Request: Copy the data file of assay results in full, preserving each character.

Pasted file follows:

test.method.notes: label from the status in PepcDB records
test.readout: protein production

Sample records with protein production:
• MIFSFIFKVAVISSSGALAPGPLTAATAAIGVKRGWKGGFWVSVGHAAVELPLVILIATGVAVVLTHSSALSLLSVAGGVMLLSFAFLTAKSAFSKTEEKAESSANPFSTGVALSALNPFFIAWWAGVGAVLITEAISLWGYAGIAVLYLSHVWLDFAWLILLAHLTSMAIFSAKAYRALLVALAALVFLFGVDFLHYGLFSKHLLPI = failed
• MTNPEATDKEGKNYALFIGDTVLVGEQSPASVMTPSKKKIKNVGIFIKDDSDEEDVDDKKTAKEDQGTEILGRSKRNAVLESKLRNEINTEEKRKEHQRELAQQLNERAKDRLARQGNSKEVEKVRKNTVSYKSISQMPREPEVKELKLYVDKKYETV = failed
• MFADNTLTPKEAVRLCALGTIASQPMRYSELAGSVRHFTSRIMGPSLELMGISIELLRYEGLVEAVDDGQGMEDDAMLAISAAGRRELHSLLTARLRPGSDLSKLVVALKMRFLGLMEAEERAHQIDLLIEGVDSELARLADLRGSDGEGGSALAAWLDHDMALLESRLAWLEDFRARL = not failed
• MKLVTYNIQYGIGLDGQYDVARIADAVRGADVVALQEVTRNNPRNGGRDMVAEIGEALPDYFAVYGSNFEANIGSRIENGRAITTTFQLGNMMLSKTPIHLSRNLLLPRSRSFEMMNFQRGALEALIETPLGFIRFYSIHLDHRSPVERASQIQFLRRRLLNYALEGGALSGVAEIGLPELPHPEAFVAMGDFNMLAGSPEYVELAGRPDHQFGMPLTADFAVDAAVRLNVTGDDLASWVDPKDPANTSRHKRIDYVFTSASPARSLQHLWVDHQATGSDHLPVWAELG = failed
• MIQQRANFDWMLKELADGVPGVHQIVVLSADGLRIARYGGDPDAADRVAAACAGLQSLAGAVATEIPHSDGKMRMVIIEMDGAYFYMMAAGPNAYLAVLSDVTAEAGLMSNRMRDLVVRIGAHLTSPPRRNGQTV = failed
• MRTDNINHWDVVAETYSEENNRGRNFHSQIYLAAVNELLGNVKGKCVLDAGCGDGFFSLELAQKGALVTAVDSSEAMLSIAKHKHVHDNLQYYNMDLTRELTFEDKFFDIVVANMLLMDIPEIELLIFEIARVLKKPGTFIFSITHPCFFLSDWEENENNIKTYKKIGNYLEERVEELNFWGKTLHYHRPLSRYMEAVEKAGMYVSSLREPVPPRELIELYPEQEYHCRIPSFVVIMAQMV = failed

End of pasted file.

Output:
test.method.notes: label from the status in PepcDB records
test.readout: protein production

Sample records with protein production:
• MIFSFIFKVAVISSSGALAPGPLTAATAAIGVKRGWKGGFWVSVGHAAVELPLVILIATGVAVVLTHSSALSLLSVAGGVMLLSFAFLTAKSAFSKTEEKAESSANPFSTGVALSALNPFFIAWWAGVGAVLITEAISLWGYAGIAVLYLSHVWLDFAWLILLAHLTSMAIFSAKAYRALLVALAALVFLFGVDFLHYGLFSKHLLPI = failed
• MTNPEATDKEGKNYALFIGDTVLVGEQSPASVMTPSKKKIKNVGIFIKDDSDEEDVDDKKTAKEDQGTEILGRSKRNAVLESKLRNEINTEEKRKEHQRELAQQLNERAKDRLARQGNSKEVEKVRKNTVSYKSISQMPREPEVKELKLYVDKKYETV = failed
• MFADNTLTPKEAVRLCALGTIASQPMRYSELAGSVRHFTSRIMGPSLELMGISIELLRYEGLVEAVDDGQGMEDDAMLAISAAGRRELHSLLTARLRPGSDLSKLVVALKMRFLGLMEAEERAHQIDLLIEGVDSELARLADLRGSDGEGGSALAAWLDHDMALLESRLAWLEDFRARL = not failed
• MKLVTYNIQYGIGLDGQYDVARIADAVRGADVVALQEVTRNNPRNGGRDMVAEIGEALPDYFAVYGSNFEANIGSRIENGRAITTTFQLGNMMLSKTPIHLSRNLLLPRSRSFEMMNFQRGALEALIETPLGFIRFYSIHLDHRSPVERASQIQFLRRRLLNYALEGGALSGVAEIGLPELPHPEAFVAMGDFNMLAGSPEYVELAGRPDHQFGMPLTADFAVDAAVRLNVTGDDLASWVDPKDPANTSRHKRIDYVFTSASPARSLQHLWVDHQATGSDHLPVWAELG = failed
• MIQQRANFDWMLKELADGVPGVHQIVVLSADGLRIARYGGDPDAADRVAAACAGLQSLAGAVATEIPHSDGKMRMVIIEMDGAYFYMMAAGPNAYLAVLSDVTAEAGLMSNRMRDLVVRIGAHLTSPPRRNGQTV = failed
• MRTDNINHWDVVAETYSEENNRGRNFHSQIYLAAVNELLGNVKGKCVLDAGCGDGFFSLELAQKGALVTAVDSSEAMLSIAKHKHVHDNLQYYNMDLTRELTFEDKFFDIVVANMLLMDIPEIELLIFEIARVLKKPGTFIFSITHPCFFLSDWEENENNIKTYKKIGNYLEERVEELNFWGKTLHYHRPLSRYMEAVEKAGMYVSSLREPVPPRELIELYPEQEYHCRIPSFVVIMAQMV = failed